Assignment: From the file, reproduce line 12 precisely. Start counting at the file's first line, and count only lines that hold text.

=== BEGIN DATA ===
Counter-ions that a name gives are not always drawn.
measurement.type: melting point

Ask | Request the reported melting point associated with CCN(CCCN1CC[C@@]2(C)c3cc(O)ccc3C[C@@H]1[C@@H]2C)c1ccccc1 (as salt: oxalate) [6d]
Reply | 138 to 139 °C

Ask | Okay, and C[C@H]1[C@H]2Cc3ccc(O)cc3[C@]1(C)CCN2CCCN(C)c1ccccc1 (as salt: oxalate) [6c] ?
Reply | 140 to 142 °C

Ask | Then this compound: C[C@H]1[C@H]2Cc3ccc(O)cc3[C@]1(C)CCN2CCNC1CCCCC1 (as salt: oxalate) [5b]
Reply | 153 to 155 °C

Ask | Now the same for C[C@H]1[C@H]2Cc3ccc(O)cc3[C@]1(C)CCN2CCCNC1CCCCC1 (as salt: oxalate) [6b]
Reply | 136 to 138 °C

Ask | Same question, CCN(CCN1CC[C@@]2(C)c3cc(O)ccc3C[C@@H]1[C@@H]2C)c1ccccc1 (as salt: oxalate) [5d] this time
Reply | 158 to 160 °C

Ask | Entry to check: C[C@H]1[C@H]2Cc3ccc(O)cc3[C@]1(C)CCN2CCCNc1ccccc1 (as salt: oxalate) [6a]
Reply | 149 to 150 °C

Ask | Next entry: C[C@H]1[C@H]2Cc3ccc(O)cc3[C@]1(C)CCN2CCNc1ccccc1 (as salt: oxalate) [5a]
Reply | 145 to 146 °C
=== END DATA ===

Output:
Reply | 158 to 160 °C